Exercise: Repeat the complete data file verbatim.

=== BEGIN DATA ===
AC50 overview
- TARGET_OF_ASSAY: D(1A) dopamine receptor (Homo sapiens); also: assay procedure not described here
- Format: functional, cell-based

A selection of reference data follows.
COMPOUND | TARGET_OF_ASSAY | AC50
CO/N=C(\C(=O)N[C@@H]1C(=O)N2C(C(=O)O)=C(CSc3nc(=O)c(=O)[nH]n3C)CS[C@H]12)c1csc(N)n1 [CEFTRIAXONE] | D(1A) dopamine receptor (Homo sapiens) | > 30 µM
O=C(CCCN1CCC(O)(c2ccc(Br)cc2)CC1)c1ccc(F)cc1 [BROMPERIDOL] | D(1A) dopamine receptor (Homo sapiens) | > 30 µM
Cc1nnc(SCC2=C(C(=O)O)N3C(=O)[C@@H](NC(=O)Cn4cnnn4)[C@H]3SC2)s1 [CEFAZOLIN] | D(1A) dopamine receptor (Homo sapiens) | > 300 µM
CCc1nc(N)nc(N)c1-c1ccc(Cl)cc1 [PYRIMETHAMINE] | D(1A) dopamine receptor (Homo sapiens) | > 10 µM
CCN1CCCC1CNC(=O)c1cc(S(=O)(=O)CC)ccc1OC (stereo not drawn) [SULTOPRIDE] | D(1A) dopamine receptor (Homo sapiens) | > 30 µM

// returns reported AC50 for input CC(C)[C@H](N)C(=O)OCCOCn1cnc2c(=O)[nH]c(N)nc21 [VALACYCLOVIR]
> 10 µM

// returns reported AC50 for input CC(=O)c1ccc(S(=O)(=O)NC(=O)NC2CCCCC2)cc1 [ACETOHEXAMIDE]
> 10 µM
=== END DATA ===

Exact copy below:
AC50 overview
- TARGET_OF_ASSAY: D(1A) dopamine receptor (Homo sapiens); also: assay procedure not described here
- Format: functional, cell-based

A selection of reference data follows.
COMPOUND | TARGET_OF_ASSAY | AC50
CO/N=C(\C(=O)N[C@@H]1C(=O)N2C(C(=O)O)=C(CSc3nc(=O)c(=O)[nH]n3C)CS[C@H]12)c1csc(N)n1 [CEFTRIAXONE] | D(1A) dopamine receptor (Homo sapiens) | > 30 µM
O=C(CCCN1CCC(O)(c2ccc(Br)cc2)CC1)c1ccc(F)cc1 [BROMPERIDOL] | D(1A) dopamine receptor (Homo sapiens) | > 30 µM
Cc1nnc(SCC2=C(C(=O)O)N3C(=O)[C@@H](NC(=O)Cn4cnnn4)[C@H]3SC2)s1 [CEFAZOLIN] | D(1A) dopamine receptor (Homo sapiens) | > 300 µM
CCc1nc(N)nc(N)c1-c1ccc(Cl)cc1 [PYRIMETHAMINE] | D(1A) dopamine receptor (Homo sapiens) | > 10 µM
CCN1CCCC1CNC(=O)c1cc(S(=O)(=O)CC)ccc1OC (stereo not drawn) [SULTOPRIDE] | D(1A) dopamine receptor (Homo sapiens) | > 30 µM

// returns reported AC50 for input CC(C)[C@H](N)C(=O)OCCOCn1cnc2c(=O)[nH]c(N)nc21 [VALACYCLOVIR]
> 10 µM

// returns reported AC50 for input CC(=O)c1ccc(S(=O)(=O)NC(=O)NC2CCCCC2)cc1 [ACETOHEXAMIDE]
> 10 µM